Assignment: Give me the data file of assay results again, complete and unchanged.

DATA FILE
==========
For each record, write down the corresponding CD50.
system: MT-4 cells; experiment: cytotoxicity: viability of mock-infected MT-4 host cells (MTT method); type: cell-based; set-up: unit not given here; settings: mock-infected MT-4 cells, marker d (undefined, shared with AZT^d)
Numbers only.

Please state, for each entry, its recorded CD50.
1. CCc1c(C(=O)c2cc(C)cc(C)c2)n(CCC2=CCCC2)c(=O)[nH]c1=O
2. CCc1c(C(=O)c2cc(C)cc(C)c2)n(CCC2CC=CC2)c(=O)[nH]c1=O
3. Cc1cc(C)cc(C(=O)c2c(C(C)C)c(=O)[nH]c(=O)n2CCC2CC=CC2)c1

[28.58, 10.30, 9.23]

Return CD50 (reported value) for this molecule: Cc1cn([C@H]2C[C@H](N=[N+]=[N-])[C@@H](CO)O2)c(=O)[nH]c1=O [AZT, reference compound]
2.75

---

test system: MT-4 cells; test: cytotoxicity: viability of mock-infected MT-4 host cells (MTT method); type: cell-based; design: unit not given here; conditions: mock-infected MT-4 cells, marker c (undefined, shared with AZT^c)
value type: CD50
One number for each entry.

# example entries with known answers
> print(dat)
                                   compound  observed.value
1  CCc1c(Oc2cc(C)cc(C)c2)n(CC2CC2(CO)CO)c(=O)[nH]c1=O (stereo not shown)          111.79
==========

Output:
For each record, write down the corresponding CD50.
system: MT-4 cells; experiment: cytotoxicity: viability of mock-infected MT-4 host cells (MTT method); type: cell-based; set-up: unit not given here; settings: mock-infected MT-4 cells, marker d (undefined, shared with AZT^d)
Numbers only.

Please state, for each entry, its recorded CD50.
1. CCc1c(C(=O)c2cc(C)cc(C)c2)n(CCC2=CCCC2)c(=O)[nH]c1=O
2. CCc1c(C(=O)c2cc(C)cc(C)c2)n(CCC2CC=CC2)c(=O)[nH]c1=O
3. Cc1cc(C)cc(C(=O)c2c(C(C)C)c(=O)[nH]c(=O)n2CCC2CC=CC2)c1

[28.58, 10.30, 9.23]

Return CD50 (reported value) for this molecule: Cc1cn([C@H]2C[C@H](N=[N+]=[N-])[C@@H](CO)O2)c(=O)[nH]c1=O [AZT, reference compound]
2.75

---

test system: MT-4 cells; test: cytotoxicity: viability of mock-infected MT-4 host cells (MTT method); type: cell-based; design: unit not given here; conditions: mock-infected MT-4 cells, marker c (undefined, shared with AZT^c)
value type: CD50
One number for each entry.

# example entries with known answers
> print(dat)
                                   compound  observed.value
1  CCc1c(Oc2cc(C)cc(C)c2)n(CC2CC2(CO)CO)c(=O)[nH]c1=O (stereo not shown)          111.79